Uganda’s power import plans in limbo as Isimba limps back to grid

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Uganda says it is reviewing earlier plans to import 60Mw of electricity from Kenya, after technicians […]

Uganda says it is reviewing earlier plans to import 60Mw of electricity from Kenya, after technicians managed to restore part of the supply from the stricken 183Mw Isimba hydropower station.

The power station went off the grid following a flooding incident in the power house on August 8.

In a statement published in the local press today, Ms Ruth Nankabirwa, the minister for energy, said the number two generation set had been restored and was supplying 45Mw to the grid. The statement was preceded by a video on Twitter Friday showing  the unit running.

“The operator, Uganda Electricity Generation Company Limited UEGCL, is working around the clock to achieve full restoration of the plant by the end of August 2022,” she added.

The plant’s total outage had plunged the country into a power rationing schedule, prompting the activation of a 50Mw thermal plant, purchases of 20Mw from sugar miller Kakira Sugar Works; and plans to replace part of the lost capacity with imports of 60Mw from neighbours’ Kenya.

But officials now say the availability of 45Mw and the possibility of another unit becoming available in the next few days, dampens the need for imports. Further rationalization of the network would be explored instead, they said.

Engineers are bringing the plant back on-grid by draining the powerhouse and blow-drying affected equipment. They have also by-passed the electronic control system and the plant is being operated manually, said a source familiar with the situation.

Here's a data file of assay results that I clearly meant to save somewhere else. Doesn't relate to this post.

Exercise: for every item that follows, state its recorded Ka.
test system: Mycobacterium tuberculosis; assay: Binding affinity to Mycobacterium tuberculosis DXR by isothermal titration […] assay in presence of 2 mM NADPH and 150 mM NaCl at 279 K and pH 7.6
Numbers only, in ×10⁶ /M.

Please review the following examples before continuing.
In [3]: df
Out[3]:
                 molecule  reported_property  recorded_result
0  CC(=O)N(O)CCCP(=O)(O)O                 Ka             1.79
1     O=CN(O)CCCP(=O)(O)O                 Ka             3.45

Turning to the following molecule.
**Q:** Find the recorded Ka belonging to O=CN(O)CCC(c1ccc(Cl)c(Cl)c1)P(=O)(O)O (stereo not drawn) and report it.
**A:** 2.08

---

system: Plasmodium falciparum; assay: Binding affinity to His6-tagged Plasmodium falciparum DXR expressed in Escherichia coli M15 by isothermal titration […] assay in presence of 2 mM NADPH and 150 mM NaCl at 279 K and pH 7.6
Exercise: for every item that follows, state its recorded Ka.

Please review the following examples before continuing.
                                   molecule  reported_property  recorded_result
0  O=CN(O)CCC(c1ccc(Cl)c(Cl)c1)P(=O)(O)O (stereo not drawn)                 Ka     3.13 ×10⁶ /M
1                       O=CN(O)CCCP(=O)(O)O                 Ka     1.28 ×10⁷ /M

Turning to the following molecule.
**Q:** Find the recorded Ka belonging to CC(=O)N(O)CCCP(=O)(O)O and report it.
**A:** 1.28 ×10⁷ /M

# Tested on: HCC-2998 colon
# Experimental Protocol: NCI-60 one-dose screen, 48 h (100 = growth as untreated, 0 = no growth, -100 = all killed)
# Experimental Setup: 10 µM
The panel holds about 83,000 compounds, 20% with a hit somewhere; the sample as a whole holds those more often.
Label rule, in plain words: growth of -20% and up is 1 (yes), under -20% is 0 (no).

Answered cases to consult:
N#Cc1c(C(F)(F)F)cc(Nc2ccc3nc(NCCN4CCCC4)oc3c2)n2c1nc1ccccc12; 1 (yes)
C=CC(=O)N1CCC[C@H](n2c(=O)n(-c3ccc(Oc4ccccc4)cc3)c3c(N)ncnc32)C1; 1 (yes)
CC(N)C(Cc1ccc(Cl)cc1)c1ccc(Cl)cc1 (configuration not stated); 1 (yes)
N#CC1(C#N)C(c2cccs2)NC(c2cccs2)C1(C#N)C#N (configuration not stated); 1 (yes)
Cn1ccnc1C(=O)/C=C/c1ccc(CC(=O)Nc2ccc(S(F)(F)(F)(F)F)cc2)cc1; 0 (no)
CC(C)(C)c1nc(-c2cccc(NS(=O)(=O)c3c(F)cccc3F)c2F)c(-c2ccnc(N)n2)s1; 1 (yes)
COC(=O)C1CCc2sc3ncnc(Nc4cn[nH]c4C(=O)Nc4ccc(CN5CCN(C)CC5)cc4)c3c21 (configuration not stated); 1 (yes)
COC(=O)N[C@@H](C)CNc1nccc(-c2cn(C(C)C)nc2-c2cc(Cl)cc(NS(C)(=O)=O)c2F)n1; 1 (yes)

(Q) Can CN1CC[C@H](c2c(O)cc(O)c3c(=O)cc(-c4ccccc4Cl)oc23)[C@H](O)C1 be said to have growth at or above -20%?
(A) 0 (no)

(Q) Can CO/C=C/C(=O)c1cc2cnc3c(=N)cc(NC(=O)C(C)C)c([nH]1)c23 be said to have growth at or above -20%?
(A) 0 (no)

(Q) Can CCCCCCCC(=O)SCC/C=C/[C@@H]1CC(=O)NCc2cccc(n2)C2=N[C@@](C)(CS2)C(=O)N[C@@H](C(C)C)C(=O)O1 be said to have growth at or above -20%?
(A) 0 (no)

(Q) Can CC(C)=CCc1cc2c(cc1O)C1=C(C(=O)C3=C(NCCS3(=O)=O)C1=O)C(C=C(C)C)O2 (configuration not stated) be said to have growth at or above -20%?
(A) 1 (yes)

“We have adequate manpower. The only thing that changes is that instead of relying on the automated system to operate the plant, we shall be watching over everything and intervening manually,” the source added.

Nankabirwa said August 16, that the emergency shutdown at Isimba was occasioned by a water ingress incident on August 8, which left the powerhouse flooded.

“The shutdown was undertaken as a safety procedure to ensure safety of staff and protection of the electro-mechanical equipment. The Operator, Uganda Electricity Generation Company Limited UEGCL, is undertaking appropriate measures to restore power production and we expect generation to resume within three weeks,” she told media August 16.

The power rationing that followed the loss of 183Mw, raised questions about capacity reserves within Uganda’s generation system. Whereas peak demand, including export commitments stands at just 790Mw, composite installed capacity presently stands at 1250Mw.  Officials say the effective generation capacity along the River Nile, has been impacted by the long dry spell which resulted in lower water permit allocations.


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